I was thrilled to see a discussion of black gentrification crop up in response to Rasheda’s post a few months ago. Happy to circle back around to that post with Rasheda’s latest: 

A few months ago I wrote a post on being viewed as a “black gentrifier” in the city of Camden. My focus was local, but the impact of the post was regional at least. While traveling throughout the region I have conversed with people, from various backgrounds, that have the same concerns I present in that post. The more conversations I have about this and the longer I live in Camden, the more I ask myself the question: “Is being a black gentrifier really a bad thing? 

A major issue affecting low-income, urban, predominately black communities is what Harvard University Professor William Julius Wilson calls social isolation. Social isolation is a lack of contact or of substantial interaction with individuals and institutions representing mainstream society (Wilson, 2012). It is thought to hinder educational and employment opportunities in poor communities. As a result, large concentrations of residents in socially isolated areas are jobless and have low-educational attainment.

Using the logic of social isolation, I question whether or not being a black gentrifier is solely a bad thing. Having examples of successful black professionals in a city, where such examples are limited, may have positive implications. For instance, since moving to Camden, I have utilized my role in different leadership positions to foster employment and educational opportunities for people, regardless of color, in the city. I have also worked with other residents to advance community development initiatives in my own neighborhood and others. In doing so, I not only aim to be a force for social change, but to inspire others to be as well.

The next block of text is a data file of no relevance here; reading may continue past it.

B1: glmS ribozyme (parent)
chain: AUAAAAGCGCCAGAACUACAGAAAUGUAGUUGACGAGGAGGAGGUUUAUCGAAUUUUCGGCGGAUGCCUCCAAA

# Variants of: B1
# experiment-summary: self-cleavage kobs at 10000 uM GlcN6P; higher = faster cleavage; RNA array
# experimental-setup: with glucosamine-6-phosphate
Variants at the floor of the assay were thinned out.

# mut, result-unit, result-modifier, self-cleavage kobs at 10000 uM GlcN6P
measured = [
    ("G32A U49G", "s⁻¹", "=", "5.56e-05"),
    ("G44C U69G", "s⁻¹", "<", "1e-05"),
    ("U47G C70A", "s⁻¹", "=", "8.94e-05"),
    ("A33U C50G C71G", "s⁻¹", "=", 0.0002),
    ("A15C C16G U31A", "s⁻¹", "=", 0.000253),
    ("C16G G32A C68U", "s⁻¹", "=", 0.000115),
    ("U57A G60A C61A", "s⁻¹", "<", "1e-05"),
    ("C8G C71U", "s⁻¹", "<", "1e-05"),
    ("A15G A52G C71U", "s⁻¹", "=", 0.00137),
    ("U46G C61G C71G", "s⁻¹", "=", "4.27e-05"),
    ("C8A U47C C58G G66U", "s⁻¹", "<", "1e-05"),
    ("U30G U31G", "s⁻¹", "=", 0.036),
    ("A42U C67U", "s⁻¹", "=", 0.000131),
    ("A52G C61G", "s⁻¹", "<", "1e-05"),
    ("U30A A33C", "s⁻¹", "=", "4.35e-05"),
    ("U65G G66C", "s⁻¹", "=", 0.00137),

I, like other black professionals I know in the city, am able to successfully engage in such activities because of my educational, professional, and social background. Not to mention, I am intrinsically motivated by my experiences and reflections about growing up in a city similar to Camden. As mentioned in my last post on black gentrification, I had no idea that I would be viewed by some residents as a black gentrifier. What I find interesting about this is that many middle class residents, of all races, have left the city to pursue housing, educational, and employment opportunities elsewhere (CamConnect, 2001).

The limited socioeconomic diversity resulting from this has made Camden a more socially isolated place. Increasing the number of middle class professionals, black or white, in the city would decrease this isolation and may foster development. This has led me to ask the question, “Is being a black gentrifier really a bad thing? Trying to answer this question has inspired me to also ask: does social isolation in communities like Camden result in a 
need for black gentrifiers? And do black gentrifiers have different implications on communities than white gentrifiers? 

At the moment, I do not have definitive answers to these questions. However, by writing this blog post I hope to encourage readers to explore their own. I have found doing so to be quite a learning experience, as it forced me to examine a variety of factors and biases influencing why gentrification is often demonized. 

CamConnect. (2001). A path forward for Camden. Retrieved from: https://www.camconnect.org/datalogue/CamdenPath.pdf

Wilson, W. J. (2012). The truly disadvantaged: The inner city, the underclass, and public policy. University of Chicago Press. 

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